Link's sword can be levelled up by completing dungeons containing elements, but as an added bonus there are also weapon trainers scattered about Hyrule, each of whom professes to be the prime swordsman in the land. In addition to these techniques, there are also occasional Four Swords-style block puzzles, enabled by the sword once it becomes suitably powered up. While this does not play a huge role in the game, it is still prominent enough that it makes for an interesting departure from the usual progress by bomb and hook and claw.

   The Minish Cap also succeeds in ramping up the difficulty level somewhat from the dirt-easy generally favoured by Nintendo in these titles. This is not to say any of the puzzles are particularly challenging, because they aren't, but because very few enemies in the game drop hearts, it is surprisingly easy to die. In this way, then, does The Minish Cap also hearken back to Link to the Past, another game which focused more on heaping monsters on over brain-teasing puzzles.
Or maybe he's just shaking his cane at some underground whippersnappers... who can say? Link protests African diamond mine exploitation - TO THE XTREME

   With all this taken into consideration, it is no surprise that there is a very gentle learning curve in The Minish Cap, and perhaps because of this, the game is mercifully free of the ubiquitous tutorials and help dialogues that so plague Nintendo games. Besides the occasional nudge from Ezlo and screens letting players know how many heart containers they've collected, both of which are handy rather than irritating dialogues, there isn't much to complain about in this or any other facet of the game's interface. Spotlessly (and humourously) translated, there is a definite feel of polish to all aspects of the title.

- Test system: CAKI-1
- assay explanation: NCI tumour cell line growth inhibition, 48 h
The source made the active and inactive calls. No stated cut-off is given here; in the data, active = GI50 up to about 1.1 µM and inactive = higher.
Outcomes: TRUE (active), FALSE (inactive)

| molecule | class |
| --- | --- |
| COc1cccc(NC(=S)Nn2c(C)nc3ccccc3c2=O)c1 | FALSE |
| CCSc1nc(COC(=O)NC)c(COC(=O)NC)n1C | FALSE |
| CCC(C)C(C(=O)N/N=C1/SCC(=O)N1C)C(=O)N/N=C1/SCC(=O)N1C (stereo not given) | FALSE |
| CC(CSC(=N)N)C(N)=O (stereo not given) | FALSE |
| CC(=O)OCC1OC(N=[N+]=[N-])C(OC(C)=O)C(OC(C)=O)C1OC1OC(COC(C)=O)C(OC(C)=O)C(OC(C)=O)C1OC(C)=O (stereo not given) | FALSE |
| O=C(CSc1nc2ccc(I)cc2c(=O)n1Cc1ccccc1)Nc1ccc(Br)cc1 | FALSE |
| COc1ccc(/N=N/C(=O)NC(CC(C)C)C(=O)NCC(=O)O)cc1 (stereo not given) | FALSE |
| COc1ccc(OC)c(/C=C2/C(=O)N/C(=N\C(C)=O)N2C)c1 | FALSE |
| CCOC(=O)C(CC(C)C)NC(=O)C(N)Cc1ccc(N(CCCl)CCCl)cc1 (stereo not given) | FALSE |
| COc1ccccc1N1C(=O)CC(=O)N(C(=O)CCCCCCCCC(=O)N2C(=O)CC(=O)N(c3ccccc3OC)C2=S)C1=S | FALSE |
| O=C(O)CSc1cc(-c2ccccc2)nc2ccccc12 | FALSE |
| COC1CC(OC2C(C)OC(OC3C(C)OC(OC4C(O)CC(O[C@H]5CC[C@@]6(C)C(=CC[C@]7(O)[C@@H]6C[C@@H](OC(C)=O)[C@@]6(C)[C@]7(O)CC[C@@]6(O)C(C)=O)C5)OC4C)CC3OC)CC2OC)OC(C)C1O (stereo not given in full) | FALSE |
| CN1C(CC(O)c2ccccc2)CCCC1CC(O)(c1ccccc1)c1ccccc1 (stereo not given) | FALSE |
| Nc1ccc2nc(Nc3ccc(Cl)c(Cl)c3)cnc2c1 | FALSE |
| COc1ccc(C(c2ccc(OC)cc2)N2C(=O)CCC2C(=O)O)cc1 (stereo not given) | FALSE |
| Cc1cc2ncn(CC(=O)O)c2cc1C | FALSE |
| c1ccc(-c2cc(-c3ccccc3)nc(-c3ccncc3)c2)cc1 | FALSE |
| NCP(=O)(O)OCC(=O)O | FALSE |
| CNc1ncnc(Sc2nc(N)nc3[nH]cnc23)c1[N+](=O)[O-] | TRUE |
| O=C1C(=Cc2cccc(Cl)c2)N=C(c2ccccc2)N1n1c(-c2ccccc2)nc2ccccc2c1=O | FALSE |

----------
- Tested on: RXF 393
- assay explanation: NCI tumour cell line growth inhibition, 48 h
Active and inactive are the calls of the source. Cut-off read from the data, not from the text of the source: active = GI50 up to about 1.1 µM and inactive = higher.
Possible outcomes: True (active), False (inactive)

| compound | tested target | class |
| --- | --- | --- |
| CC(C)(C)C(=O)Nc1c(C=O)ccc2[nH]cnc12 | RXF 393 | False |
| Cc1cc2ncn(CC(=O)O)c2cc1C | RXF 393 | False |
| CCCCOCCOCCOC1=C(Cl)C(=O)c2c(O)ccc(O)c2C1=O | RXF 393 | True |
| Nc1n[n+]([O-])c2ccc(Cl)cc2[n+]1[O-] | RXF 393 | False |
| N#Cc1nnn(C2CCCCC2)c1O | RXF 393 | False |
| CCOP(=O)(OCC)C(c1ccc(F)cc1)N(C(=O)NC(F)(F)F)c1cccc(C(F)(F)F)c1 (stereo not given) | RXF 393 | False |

Indeed, the greatest evidence of this polish is in The Minish Cap's presentational elements. The game shines both musically and visually, with crisp, lushly coloured sprites and backgrounds, and a score that makes full use of the GBA's limited sound capabilities. While a few classic Zelda themes end up brushed off here, there is a great deal of new music, and much of it is quite good. The classic Zelda theme is also remixed in a number of pieces, and somehow, even after 20 years and more, it manages to feel fresh in these new arrangements. Though Nintendo professes disinterest in the graphical side of things, this is, in truth, a sham; the bulk of its games, while not necessarily pushing any technological limits, manage to achieve a feel so inherently right that there really is no need to push the envelope because improved technological elements would offer only diminishing returns. It is perhaps lamentable that more developers do not take this approach, but as sales results have shown, it does not always translate into dollars, sadly.